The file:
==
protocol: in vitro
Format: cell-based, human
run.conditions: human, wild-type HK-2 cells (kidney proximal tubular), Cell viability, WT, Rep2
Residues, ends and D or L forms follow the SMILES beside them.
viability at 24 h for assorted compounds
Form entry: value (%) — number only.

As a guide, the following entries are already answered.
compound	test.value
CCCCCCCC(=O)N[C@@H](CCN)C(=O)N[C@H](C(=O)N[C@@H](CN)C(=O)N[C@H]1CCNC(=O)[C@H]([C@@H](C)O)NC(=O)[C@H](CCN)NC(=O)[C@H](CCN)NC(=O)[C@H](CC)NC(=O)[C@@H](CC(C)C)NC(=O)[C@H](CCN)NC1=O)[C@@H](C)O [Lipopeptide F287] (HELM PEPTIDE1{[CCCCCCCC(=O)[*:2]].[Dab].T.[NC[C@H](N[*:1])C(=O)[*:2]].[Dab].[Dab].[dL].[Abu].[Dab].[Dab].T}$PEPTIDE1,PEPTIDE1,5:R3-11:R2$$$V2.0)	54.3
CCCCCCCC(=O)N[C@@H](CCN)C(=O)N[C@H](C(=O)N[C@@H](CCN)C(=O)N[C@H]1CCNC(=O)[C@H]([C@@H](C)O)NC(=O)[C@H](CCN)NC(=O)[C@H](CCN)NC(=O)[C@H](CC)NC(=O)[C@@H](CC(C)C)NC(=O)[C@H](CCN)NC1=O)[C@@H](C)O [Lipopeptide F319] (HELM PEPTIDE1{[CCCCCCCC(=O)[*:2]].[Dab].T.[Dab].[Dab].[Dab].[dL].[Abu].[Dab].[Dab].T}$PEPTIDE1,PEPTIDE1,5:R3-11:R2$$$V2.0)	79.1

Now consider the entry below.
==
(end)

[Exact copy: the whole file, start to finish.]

protocol: in vitro
Format: cell-based, human
run.conditions: human, wild-type HK-2 cells (kidney proximal tubular), Cell viability, WT, Rep2
Residues, ends and D or L forms follow the SMILES beside them.
viability at 24 h for assorted compounds
Form entry: value (%) — number only.

As a guide, the following entries are already answered.
compound	test.value
CCCCCCCC(=O)N[C@@H](CCN)C(=O)N[C@H](C(=O)N[C@@H](CN)C(=O)N[C@H]1CCNC(=O)[C@H]([C@@H](C)O)NC(=O)[C@H](CCN)NC(=O)[C@H](CCN)NC(=O)[C@H](CC)NC(=O)[C@@H](CC(C)C)NC(=O)[C@H](CCN)NC1=O)[C@@H](C)O [Lipopeptide F287] (HELM PEPTIDE1{[CCCCCCCC(=O)[*:2]].[Dab].T.[NC[C@H](N[*:1])C(=O)[*:2]].[Dab].[Dab].[dL].[Abu].[Dab].[Dab].T}$PEPTIDE1,PEPTIDE1,5:R3-11:R2$$$V2.0)	54.3
CCCCCCCC(=O)N[C@@H](CCN)C(=O)N[C@H](C(=O)N[C@@H](CCN)C(=O)N[C@H]1CCNC(=O)[C@H]([C@@H](C)O)NC(=O)[C@H](CCN)NC(=O)[C@H](CCN)NC(=O)[C@H](CC)NC(=O)[C@@H](CC(C)C)NC(=O)[C@H](CCN)NC1=O)[C@@H](C)O [Lipopeptide F319] (HELM PEPTIDE1{[CCCCCCCC(=O)[*:2]].[Dab].T.[Dab].[Dab].[Dab].[dL].[Abu].[Dab].[Dab].T}$PEPTIDE1,PEPTIDE1,5:R3-11:R2$$$V2.0)	79.1

Now consider the entry below.